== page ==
68° Good Morning
68° Good Morning

Aria Melanie on the Lake review: Bay Shore Italian restaurant features tailored dishes, fabulous view

Roasted cauliflower joins kale, pignoli and golden raisins

Roasted cauliflower joins kale, pignoli and golden raisins in a lemon tahini dressing at Aria Melanie on the Lake in Bay Shore. Credit: Daniel Brennan


240 W. Main St., Bay Shore


COST: $$-$$$

SERVICE: Polished

AMBIENCE: Aria Melanie hits notes that appeal to neighbors as well as destination diners, with tailored Italian dishes and a fabulous view.

ESSENTIALS: Dinner, 5 to 10 p.m. Tuesday to Thursday and Sunday, 5 to 11 p.m. Friday and Saturday; brunch, 10 a.m. to 2 p.m. Sunday. Outdoor dining, cocktail patio with fireplace, reservations, major credit cards accepted, wheelchair accessible

Aria Melanie on the Lake wouldn’t have opened in Bay Shore if Fred Mandato hadn’t met Fabrizio Perinelli when the latter waited on him at a Huntington restaurant. Fittingly, as Mandato was deciding on retiring from his financial career, he struck up a conversation with Perinelli and learned that his dream was to cook.

Originally from Priverno, south of Rome, Perinelli knows his way around an Italian kitchen, having worked in his uncle’s trattoria back in Italy, cooking and making pasta. As one would expect, he also learned from his mother, who taught him over the years as they’d prepare Sunday supper. But he was working front of the house when he met Mandato — to improve his English, he said. He wanted to hone his conversational skills after his graduation from culinary school and had just finished stints cooking in the ever-so-tiny Piccola Cucina in the West Village and for Lia Fallon in the now-closed Amarelle in Wading River.

Aria Melanie is far from concept-driven spots opened by restaurant groups that are taking over the landscape. It’s akin to an old-fashioned charmer, a polished version of a mom-and-pop. In addition to the view and warm hospitality, on the menu pastas stand out, along with the fish, particularly snapper or grouper en papillote.

It’s an eclectic place, a house with a front door that opens toward a car dealership across the street, while the back patio faces bucolic Lawrence Lake. The address has always been a special occasion spot, first as Duck Pond Inn for decades, then as The Lake House (which recently moved to larger quarters facing Great South Bay).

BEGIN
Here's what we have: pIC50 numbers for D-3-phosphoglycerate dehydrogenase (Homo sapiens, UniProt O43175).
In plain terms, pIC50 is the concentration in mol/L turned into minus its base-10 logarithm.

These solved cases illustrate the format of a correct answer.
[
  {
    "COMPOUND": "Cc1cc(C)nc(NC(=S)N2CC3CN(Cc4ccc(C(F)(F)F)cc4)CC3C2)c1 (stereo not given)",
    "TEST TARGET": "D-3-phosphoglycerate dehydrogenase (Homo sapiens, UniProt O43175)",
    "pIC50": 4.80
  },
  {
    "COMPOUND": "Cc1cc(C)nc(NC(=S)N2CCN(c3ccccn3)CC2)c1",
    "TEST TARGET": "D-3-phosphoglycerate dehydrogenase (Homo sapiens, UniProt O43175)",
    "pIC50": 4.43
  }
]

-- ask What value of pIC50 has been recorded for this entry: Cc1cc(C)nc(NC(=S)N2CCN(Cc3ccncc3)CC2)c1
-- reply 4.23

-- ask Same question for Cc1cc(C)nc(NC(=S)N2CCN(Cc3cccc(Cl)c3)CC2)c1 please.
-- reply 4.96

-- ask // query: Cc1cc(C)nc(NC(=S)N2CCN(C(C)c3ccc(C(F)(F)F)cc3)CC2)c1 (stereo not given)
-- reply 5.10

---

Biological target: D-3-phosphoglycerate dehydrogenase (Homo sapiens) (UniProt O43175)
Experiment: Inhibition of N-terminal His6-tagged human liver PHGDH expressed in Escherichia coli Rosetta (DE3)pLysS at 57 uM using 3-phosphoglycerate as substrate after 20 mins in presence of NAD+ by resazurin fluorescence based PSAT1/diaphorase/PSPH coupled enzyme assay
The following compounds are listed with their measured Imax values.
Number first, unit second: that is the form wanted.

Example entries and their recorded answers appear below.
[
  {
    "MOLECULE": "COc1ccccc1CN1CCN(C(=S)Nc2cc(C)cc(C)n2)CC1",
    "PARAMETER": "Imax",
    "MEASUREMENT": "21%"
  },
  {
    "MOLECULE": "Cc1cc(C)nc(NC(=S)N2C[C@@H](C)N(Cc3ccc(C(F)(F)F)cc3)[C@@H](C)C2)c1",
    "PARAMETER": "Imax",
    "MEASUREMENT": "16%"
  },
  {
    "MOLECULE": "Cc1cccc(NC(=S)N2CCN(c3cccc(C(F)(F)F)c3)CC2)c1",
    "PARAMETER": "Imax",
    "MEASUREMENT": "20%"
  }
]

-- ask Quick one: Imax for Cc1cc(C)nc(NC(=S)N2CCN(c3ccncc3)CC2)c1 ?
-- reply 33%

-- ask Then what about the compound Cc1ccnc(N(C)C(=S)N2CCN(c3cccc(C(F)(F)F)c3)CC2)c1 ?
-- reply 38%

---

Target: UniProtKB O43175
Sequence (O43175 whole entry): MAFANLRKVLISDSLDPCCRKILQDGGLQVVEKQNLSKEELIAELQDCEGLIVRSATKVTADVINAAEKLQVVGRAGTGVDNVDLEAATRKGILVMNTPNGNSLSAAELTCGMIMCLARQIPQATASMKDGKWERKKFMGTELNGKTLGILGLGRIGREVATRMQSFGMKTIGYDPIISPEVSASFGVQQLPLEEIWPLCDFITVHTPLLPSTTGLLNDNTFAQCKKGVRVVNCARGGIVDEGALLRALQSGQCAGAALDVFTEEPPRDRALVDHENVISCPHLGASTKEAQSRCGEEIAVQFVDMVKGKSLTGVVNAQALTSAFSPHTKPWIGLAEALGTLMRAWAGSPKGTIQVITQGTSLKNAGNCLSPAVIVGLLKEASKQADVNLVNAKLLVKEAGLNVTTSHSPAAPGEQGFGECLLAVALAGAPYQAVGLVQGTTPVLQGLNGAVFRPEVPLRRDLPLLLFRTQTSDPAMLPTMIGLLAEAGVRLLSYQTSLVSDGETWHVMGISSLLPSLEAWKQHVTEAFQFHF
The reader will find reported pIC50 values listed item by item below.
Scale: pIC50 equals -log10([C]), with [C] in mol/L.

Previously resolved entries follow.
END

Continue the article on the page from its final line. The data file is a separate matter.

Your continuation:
When he signed the lease, with the exception of the small barroom, Mandato gutted the restaurant and the kitchen. He expanded seating to 80 and added railings and a canopy to the deck, as well as heat, air-conditioning and walls that roll-up to allow for an unfettered view. When the fire marshal said no to the fire pit that had been a favorite spot when it was The Lake House, Mandato asked if it would be all right to build a stone patio with a built-in gas fireplace, now a place for cocktails only, before and after dinner.

Plan on a leisurely dinner here, where you might start with stuffed figs with cantaloupe and prosciutto or eggplant caponata, sweet over sour with a red wine reduction. The roasted cauliflower with raisins, kale and pine nuts is quite satisfying as a side or starter. And the beef carpaccio is a balance of high-quality meat and greens. More bar food than modern Mediterranean, fritto misto one-ups fried calamari with the addition of shrimp and zucchini in a honey-chipotle sauce. While it’s too ornate for me, it’s the most popular starter on the menu.

With so many restaurants focusing on pasta — it’s a crowd pleaser and the margins are good — I’m pleased to say it’s admirable here, from the kale pesto mafaldine (pasta ribbons studded with chorizo and grilled zucchini, garnished with shaved Parmigiano-Reggiano) to the gnocchi. The latter arrives pillowy and hot, layered with tomatoes, mushrooms, zucchini and tomatoes.

Among entrees, short rib medallions rest on a bed of risotto beside halved heirloom carrots and blanched haricots verts. But my favorite entree surprised me: snapper en papillote (in parchment) cooked with tarragon and cherry tomatoes. Before it’s served, the dish is dressed with sauce Americaine that lends flavor from brandy, white wine, stock and butter. A handful of mussels and clams are the garnish, while blanched vegetables round out the dish. With a sauce and vegetable side, it’s old-school. With charred parchment, it’s rustic.

Like others on the menu, this isn’t the kind of dish made for Instagram, one of many reasons why Aria Melanie is a crowd-pleaser for any age.


We're revamping our Comments section. Learn more and share your input.

Latest reviews